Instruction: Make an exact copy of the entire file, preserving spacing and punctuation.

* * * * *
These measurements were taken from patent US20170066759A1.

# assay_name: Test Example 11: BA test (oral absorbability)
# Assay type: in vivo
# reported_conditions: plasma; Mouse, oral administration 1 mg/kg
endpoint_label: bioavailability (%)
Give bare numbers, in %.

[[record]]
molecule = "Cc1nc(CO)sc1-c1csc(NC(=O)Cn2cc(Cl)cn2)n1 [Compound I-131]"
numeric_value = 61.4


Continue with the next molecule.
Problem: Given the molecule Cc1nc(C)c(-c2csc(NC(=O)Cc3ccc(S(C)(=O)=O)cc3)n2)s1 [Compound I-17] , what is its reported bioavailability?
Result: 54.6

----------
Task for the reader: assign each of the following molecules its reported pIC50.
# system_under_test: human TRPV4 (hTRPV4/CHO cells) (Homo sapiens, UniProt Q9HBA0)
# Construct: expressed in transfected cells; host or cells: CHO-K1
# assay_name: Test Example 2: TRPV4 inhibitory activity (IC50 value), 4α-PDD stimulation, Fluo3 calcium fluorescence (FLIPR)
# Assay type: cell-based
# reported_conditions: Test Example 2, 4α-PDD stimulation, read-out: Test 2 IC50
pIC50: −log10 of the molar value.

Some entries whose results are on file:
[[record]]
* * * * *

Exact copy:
These measurements were taken from patent US20170066759A1.

# assay_name: Test Example 11: BA test (oral absorbability)
# Assay type: in vivo
# reported_conditions: plasma; Mouse, oral administration 1 mg/kg
endpoint_label: bioavailability (%)
Give bare numbers, in %.

[[record]]
molecule = "Cc1nc(CO)sc1-c1csc(NC(=O)Cn2cc(Cl)cn2)n1 [Compound I-131]"
numeric_value = 61.4


Continue with the next molecule.
Problem: Given the molecule Cc1nc(C)c(-c2csc(NC(=O)Cc3ccc(S(C)(=O)=O)cc3)n2)s1 [Compound I-17] , what is its reported bioavailability?
Result: 54.6

----------
Task for the reader: assign each of the following molecules its reported pIC50.
# system_under_test: human TRPV4 (hTRPV4/CHO cells) (Homo sapiens, UniProt Q9HBA0)
# Construct: expressed in transfected cells; host or cells: CHO-K1
# assay_name: Test Example 2: TRPV4 inhibitory activity (IC50 value), 4α-PDD stimulation, Fluo3 calcium fluorescence (FLIPR)
# Assay type: cell-based
# reported_conditions: Test Example 2, 4α-PDD stimulation, read-out: Test 2 IC50
pIC50: −log10 of the molar value.

Some entries whose results are on file:
[[record]]